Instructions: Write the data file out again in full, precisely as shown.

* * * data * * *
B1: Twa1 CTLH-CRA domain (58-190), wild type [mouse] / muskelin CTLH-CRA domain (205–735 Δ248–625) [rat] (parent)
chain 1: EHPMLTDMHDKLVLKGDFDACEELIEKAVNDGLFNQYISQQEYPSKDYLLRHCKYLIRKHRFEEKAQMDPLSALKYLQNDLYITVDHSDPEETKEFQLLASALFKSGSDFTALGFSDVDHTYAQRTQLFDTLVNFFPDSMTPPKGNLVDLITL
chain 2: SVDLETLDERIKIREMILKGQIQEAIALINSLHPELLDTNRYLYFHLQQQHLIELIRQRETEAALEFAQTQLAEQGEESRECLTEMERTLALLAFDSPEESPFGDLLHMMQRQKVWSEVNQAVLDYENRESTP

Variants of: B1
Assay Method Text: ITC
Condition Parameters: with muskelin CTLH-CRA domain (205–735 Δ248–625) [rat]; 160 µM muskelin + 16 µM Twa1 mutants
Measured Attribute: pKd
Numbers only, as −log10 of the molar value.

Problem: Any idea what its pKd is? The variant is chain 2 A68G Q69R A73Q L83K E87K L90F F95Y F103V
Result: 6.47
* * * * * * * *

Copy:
B1: Twa1 CTLH-CRA domain (58-190), wild type [mouse] / muskelin CTLH-CRA domain (205–735 Δ248–625) [rat] (parent)
chain 1: EHPMLTDMHDKLVLKGDFDACEELIEKAVNDGLFNQYISQQEYPSKDYLLRHCKYLIRKHRFEEKAQMDPLSALKYLQNDLYITVDHSDPEETKEFQLLASALFKSGSDFTALGFSDVDHTYAQRTQLFDTLVNFFPDSMTPPKGNLVDLITL
chain 2: SVDLETLDERIKIREMILKGQIQEAIALINSLHPELLDTNRYLYFHLQQQHLIELIRQRETEAALEFAQTQLAEQGEESRECLTEMERTLALLAFDSPEESPFGDLLHMMQRQKVWSEVNQAVLDYENRESTP

Variants of: B1
Assay Method Text: ITC
Condition Parameters: with muskelin CTLH-CRA domain (205–735 Δ248–625) [rat]; 160 µM muskelin + 16 µM Twa1 mutants
Measured Attribute: pKd
Numbers only, as −log10 of the molar value.

Problem: Any idea what its pKd is? The variant is chain 2 A68G Q69R A73Q L83K E87K L90F F95Y F103V
Result: 6.47